Things Are Moving Along…Slowly

Good morning, all! I’ve spent the last two days trying to get things organized and cleared out so that work can start on the breakfast room. Let’s just say that organizing is NOT my strength. On many occasions, I’ve found myself standing in the middle of the breakfast room just staring at the mess before me (all of my paints, stains, DIY supplies, tools, etc.), not knowing exactly how to tackle it. I’ll get there, but it might take me a lot longer than someone who’s really good at organizing.

In the meantime, I’ll be meeting with the first floor leveling company today to give me an estimate on fixing the breakfast room floor. I don’t know if you remember, but the breakfast room floor has two big cracks across it. Here’s one of the first pictures I took of the floor as I was removing the carpet in 2013.

asbestos floor tiles - nine inch square tiles

Yes, those are asbestos tiles. 🙂 And they’re the bad kind.

I had asbestos tiles in my kitchen also, but they were the 12 x 12 flexible tiles that felt very much like vinyl tiles, and that were stuck to a wood subfloor.

The thing about putting tile down over unsealed/unprimed wood is that over time (years and years), the wood will suck every bit of moisture out of the adhesive and make it brittle and useless. So I was able to pop those tiles up in whole pieces with no effort at all. There were a few broken tiles, but they were already broken. They didn’t break as I was removing them. Thankfully, the adhesive didn’t contain asbestos (I had the tiles and the adhesive tested), so there was really very little chance of any asbestos becoming airborne when I removed them.

The breakfast room is a different story, though. The ones in there are the 9 x 9 asbestos tiles that aren’t flexible at all. Plus, they were installed over a concrete foundation, which bonds much stronger than to wood. There’s really no way to get them up without them breaking and crumbling into thousands and thousands of little pieces. And of course, it’s when asbestos breaks that it becomes airborne. As long as it doesn’t break, it’s fine.

So the only option that I can see for the breakfast room is to encapsulate the asbestos tiles, which basically means that they’ll just pour concrete right over the top of them. At least, that’s been my plan all along, so it’ll be interesting to see what the floor leveling guy has to say about it today. I hope and pray that those tiles can be encapsulated, because asbestos abatement is very expensive and would eat right through my budget.

Anyway, back to the floor leveling…

I know some of you are thinking, “Didn’t you have your floor leveled in the house a couple of years ago?”

Yes. Yes, we did.

It's house leveling day

But at that time, they only did the pier and beam part of the house, which is the original part of the house. And to level a pier and beam foundation, they crawl underneath the house, use jacks to jack up the low parts, and shim under the beams that run under the house and hold the whole house up. You can click that link above for more info on that process if you’re not familiar with a pier and beam foundation.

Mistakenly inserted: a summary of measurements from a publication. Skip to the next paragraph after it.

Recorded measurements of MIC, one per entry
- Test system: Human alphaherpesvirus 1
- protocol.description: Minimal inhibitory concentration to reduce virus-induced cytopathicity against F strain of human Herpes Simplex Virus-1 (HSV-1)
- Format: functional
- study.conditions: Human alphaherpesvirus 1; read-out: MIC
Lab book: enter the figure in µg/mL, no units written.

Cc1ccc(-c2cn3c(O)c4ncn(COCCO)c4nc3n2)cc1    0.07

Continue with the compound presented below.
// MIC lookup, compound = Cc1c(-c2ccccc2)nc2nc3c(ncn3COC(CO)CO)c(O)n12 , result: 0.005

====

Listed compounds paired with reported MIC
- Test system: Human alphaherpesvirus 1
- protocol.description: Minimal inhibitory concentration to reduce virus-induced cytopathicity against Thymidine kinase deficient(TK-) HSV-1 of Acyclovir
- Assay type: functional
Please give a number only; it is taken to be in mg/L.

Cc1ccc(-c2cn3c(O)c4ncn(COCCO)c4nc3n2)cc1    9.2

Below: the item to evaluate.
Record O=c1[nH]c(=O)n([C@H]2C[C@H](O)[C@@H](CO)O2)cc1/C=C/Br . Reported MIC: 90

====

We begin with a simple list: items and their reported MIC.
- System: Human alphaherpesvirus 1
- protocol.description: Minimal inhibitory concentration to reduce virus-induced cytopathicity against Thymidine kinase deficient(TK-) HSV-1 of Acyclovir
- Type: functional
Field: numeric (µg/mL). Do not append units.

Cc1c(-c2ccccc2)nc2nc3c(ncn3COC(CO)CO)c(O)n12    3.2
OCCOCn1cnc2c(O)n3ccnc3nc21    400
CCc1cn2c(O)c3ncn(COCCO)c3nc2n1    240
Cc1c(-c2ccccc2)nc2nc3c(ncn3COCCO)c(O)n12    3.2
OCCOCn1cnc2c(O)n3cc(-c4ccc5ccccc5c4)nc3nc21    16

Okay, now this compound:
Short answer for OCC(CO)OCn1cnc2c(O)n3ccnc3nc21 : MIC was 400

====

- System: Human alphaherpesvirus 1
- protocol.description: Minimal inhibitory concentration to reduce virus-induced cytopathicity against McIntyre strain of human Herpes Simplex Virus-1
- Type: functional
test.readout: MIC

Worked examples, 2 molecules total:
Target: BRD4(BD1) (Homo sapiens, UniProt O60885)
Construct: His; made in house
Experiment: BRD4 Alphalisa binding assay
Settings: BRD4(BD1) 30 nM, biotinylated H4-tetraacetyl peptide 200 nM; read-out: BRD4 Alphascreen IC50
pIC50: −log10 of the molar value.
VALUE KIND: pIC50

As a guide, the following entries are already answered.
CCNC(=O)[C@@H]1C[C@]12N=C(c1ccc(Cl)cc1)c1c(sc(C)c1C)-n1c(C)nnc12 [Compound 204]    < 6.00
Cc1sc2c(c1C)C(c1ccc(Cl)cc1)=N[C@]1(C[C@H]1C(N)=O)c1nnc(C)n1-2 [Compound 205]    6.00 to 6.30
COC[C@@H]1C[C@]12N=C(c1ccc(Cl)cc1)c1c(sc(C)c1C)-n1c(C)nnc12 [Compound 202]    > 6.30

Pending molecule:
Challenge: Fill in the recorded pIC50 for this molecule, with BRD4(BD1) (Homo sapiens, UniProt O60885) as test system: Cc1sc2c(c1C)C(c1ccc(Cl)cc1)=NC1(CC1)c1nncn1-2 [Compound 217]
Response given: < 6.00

The floor in our breakfast room is a completely different thing. Our breakfast room wasn’t originally part of the main house. It was some sort of covered, open air walkway/porch area that connected the house (kitchen) to the garage. And the original footprint of the outdoor covered area ended in line with the back of the garage (minus the storage room at the back of the garage).

house floor plan - september 2015Unlike the rest of the house, that area has a slab concrete foundation that appears to be about two feet thick. So at some point, that slab foundation was extended to the back of the storage room behind the garage (which I think was also an addition at some point), and then the room was enclosed to become part of the house. I don’t know when that was all done, but I would guess that it’s been at least forty years. And since then, a crack has formed across the room where the original slab foundation meets the extended slab foundation that was added to make the room extend to the back of the storage room. And another crack has formed at the front of the room. Plus, the age and shifting soil has caused it to become unlevel.

The floor actually dips down in the middle a bit. When the floor levelers were here two years ago, I had one of them look at it, and he actually thought that the floor might not be solid concrete. He thought that it may be a wood structure with concrete poured on top, which sounds very strange to me. But evidently he had seen those before, because he was familiar with the process of leveling that type of floor.

I’ll be interested to hear what the guy has to say today, and I’m hoping for a very reasonable estimate! Once this floor leveling gets done, this will be a HUGE relief! It’ll be so nice to have that room actually feel like part of the house. Right now, with the step down into that room, and the awful asbestos floor, it just feels like a huge storage room, and that’s exactly how I’ve used it and treated it for the last two-and-a-half years.